The exterior diametric size of body 34 is selected so as to fit somewhat snugly against the inner resilient wall of the tubular arms 28 and 30 so as to normally effect a seal against leakage of liquid therebetween, yet at the same time being easily selectively movable between the two positions shown in FIGS. 1A and 2A, and also to an intermediate position between said two positions, merely by moving the body 34 axially through manipulation of control knob 36.
As earlier noted, the end of body 34 opposite handle 36 is a tubular end portion 38. The bore 39 of tubular end portion 38 extends axially, as shown, from the end of body 34 and terminates at a point spaced from bore 40. A second radial bore 42 is provided in body 34, lying parallel to bore 40 but spaced axially from bore 40 away from handle 36, and intersecting bore 39 to provide an angled passageway consisting of bore 42 and bore 39. When the valve member 32 has been moved to the position of FIG. 2A, the second radial bore 42 is aligned with the passageway through tubular arm 24, so as to receive liquid from catheter tube means 12 and to direct the liquid laterally through tubular arm 30, thereby effecting a bypass without any need for separating any of the tubes 12 or 18 from the cross member 22. As illustrated in FIGS. 1A and 2A, the minimum axial spacing of bores 40 and 42 is greater than the inner diameter of tubular arms 24 and 26, so that imperforate body portion 34a could, if desired, be selectively moved to an intermediate position, blocking flow through tubular arms 24 and 26 and through the tubes 12 and 18 to which said arms connect.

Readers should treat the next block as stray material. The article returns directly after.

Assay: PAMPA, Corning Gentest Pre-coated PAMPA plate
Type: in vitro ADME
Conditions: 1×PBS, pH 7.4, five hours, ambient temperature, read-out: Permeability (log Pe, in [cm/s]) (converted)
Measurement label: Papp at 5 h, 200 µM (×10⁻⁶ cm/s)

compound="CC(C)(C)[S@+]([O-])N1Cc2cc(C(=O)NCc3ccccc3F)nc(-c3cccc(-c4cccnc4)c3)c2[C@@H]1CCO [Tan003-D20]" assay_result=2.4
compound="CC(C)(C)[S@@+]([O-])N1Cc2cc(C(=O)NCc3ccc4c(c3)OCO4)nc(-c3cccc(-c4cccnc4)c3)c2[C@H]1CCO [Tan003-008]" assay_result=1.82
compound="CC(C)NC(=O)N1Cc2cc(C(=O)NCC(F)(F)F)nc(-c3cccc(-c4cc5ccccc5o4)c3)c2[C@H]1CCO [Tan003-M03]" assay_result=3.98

When the valve body 34 is in the position shown in FIG. 1A, the tubular end of body member 34 may be spaced axially short of the terminal edge 44 of arm 30. The cross member 22 may be provided with a separate, or integral, closure cap 46, shown in full lines, for entering into and closing the open end of tubular arm 30. If closure cap 46 is integral with cross member 22, it may be connected to tubular arm 30 through a flexible connection strip 48 which serves as a hinge. A tab 47 may be provided on an edge of closure cap 46, located outwardly of tubular arm 30, to provide a means for moving or separating the cap 46 from its closed position, shown in full lines, to be moved to the open position shown in broken lines in FIG. 1A and in full lines in FIG. 2A. The tubular end of body member 34 could be extended to project outwardly of tubular arm 30, and could be protected from contamination by a slip-over cap (not shown) that would fit onto the tubular end of valve body 34. As shown in FIG. 1A, the closure cap 46 serves to prevent contamination from ambient conditions.